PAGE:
Computers are supposed to be labor-saving devices. But a few days of using Windows 8, and I’m exhausted.
It’s partly my fault. I’ve tried to test every feature of Microsoft’s latest operating system. And I’ve tested this unfamiliar software on a new machine —Microsoft’s just released tablet computer, the Surface.
I could have run the Surface as a pure tablet computer, but where’s the challenge in that? By plugging in the optional keyboard and touchpad mouse, I effectively transformed the Surface into a PC with a touchscreen. That’s how most people will use Windows 8 in the years ahead, meaning that most people are in for an exhilarating, frustrating time.
Windows 8 is Microsoft’s effort to remain relevant in a world where many of us compute on the go. At its heart, it is an unspectacular upgrade to the company’s three-year-old Windows 7 software. But Microsoft has bolted on a radical user interface designed to create a consistent look and feel across the company’s entire product line, including its Windows Phone 8 smartphones and even the Xbox 360 gaming console. Each of these products now displays “live tiles” — gleaming rectangles that activate key features of the device and show information such as weather or news stories, constantly updated via the Internet.
The Windows 8 interface is designed for touch-controlled, portable tablets like the Surface and devices from manufacturers like Dell Inc. and Hewlett-Packard Co. But Windows 8 is also found on traditional laptops and desktops equipped with touch-sensitive screens. On these machines, you use a combination of mouse strokes, keystrokes, and screen strokes.
Sound confusing? That’s because it is. While using the Surface with a keyboard and mouse, I constantly had to re-learn how to perform simple actions, such as visiting a favorite website or modifying the settings on an application.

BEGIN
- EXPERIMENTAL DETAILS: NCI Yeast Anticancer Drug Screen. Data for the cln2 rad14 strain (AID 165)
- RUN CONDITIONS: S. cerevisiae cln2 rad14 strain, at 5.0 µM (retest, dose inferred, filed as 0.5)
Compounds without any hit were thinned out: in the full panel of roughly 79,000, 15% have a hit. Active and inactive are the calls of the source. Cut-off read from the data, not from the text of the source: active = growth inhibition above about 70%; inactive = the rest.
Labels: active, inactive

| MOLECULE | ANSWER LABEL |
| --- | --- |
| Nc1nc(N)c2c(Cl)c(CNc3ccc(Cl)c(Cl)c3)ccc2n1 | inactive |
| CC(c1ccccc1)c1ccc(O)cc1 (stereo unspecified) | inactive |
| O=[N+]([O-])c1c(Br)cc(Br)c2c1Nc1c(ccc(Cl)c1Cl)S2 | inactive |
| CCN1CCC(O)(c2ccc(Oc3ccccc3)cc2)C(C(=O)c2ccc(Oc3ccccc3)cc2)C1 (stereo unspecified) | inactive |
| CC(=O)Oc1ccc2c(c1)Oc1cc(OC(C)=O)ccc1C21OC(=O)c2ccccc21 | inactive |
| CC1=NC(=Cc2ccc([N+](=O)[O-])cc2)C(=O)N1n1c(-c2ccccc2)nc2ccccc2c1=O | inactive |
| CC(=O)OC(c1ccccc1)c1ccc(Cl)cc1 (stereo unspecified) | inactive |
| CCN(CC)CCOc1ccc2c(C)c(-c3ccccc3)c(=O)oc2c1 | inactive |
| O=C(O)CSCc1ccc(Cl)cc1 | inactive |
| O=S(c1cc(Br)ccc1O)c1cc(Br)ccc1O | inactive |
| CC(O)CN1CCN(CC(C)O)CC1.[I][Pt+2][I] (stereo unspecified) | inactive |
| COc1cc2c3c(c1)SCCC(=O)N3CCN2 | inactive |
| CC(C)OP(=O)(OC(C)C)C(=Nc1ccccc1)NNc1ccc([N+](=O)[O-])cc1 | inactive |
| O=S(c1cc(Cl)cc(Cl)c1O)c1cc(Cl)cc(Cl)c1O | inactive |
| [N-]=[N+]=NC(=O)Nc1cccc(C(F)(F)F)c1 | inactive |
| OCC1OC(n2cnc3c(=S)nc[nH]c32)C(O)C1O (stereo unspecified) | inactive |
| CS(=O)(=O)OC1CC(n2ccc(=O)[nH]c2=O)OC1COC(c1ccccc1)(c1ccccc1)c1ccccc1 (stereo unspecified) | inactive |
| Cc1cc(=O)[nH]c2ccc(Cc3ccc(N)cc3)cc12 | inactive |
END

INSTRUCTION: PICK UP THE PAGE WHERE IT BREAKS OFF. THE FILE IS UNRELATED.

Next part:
The Surface carries a $499 starting price, but the one I tested, with 64 gigabytes of memory and a keyboard, goes for $699. I also tested a better-quality keyboard, with springier keys, that costs an extra $119.99.
There are welcome goodies unavailable on Apple Inc.’s iPad: a “kickstand” to let you prop it up on a table; a microSD slot to add more memory; and a USB port that lets you plug in traditional PC devices, like printers, thumb drives, and — yes — a keyboard and mouse.
The Surface is not quite as snappy as the iPad’s: Apps sometimes seem a little slow to launch. But the relative handful of available apps are often lovely to look at and well designed. The device comes with very good news and weather apps. I also took a liking to the TuneInRadio app for streaming music, as well as Toolbox, a cool collection of mini-apps — clock, Web browser, calculator, Facebook reader, and more — that can be set to run simultaneously in different parts of the screen. Microsoft will not say how many Windows 8 apps there are, but claims to add hundreds every day. As a welcome bonus, the Surface includes a copy of Microsoft’s upcoming Office 2013 software at no extra charge.
But even as a a “pure” tablet, the Surface sends you back to school. The reliable Windows icon on the lower edge takes you right to the Start screen. But other controls are far less obvious. Want to run a search or change app settings? Stroke a finger against the right side of the screen. Want to see a list of recent apps run? Same stroke, left side. To kill an app, drag a finger from top to bottom. It takes a bit of practice.
Next, try it with a mouse, and prepare to be confused all over again. The same commands still work, but you’d better have the pointer aimed just right, or nothing happens. After a while, I gave up and just relied on the touchscreen. Surely that’s what Microsoft has in mind. The company insists that in a few years, we’ll all be using touchscreen monitors instead of mice.
This means there isn’t much reason to put Windows 8 on older computers. At just $39.99, it’s an inexpensive upgrade. But without a touchscreen, much of Windows 8’s appeal vanishes. Besides, installing one operating system on top of another is asking for trouble. I tried putting Windows 8 on a two-year-old Dell desktop, and now it crashes every 10 minutes.
With it freshly installed on Microsoft’s new tablet, I got much better results. Still, the constant fumbling with new features took a toll. It left me longing for the intuitive simplicity of the iPad, and sometimes even the mundane familiarity of Windows 7. I can’t help admiring Microsoft’s daring: Windows 8 and Surface are bold, innovative products. But using them is too much like work.